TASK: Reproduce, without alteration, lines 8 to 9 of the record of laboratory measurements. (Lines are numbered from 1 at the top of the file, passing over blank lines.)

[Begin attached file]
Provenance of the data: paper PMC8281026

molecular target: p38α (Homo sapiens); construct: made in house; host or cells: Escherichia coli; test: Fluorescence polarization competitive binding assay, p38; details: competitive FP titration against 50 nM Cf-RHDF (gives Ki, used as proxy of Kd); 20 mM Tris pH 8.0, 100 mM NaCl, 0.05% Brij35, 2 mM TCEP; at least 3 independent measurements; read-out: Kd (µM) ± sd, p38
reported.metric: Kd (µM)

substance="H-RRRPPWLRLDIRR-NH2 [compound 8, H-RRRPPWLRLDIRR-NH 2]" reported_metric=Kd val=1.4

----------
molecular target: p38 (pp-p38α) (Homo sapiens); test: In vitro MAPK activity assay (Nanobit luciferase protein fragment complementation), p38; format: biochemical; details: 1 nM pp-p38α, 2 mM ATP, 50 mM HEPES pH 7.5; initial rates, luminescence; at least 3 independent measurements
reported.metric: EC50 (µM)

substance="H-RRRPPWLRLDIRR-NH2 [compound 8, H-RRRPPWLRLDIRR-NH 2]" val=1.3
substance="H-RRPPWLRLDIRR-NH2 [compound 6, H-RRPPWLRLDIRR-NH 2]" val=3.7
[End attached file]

substance="H-RRRPPWLRLDIRR-NH2 [compound 8, H-RRRPPWLRLDIRR-NH 2]" val=1.3
substance="H-RRPPWLRLDIRR-NH2 [compound 6, H-RRPPWLRLDIRR-NH 2]" val=3.7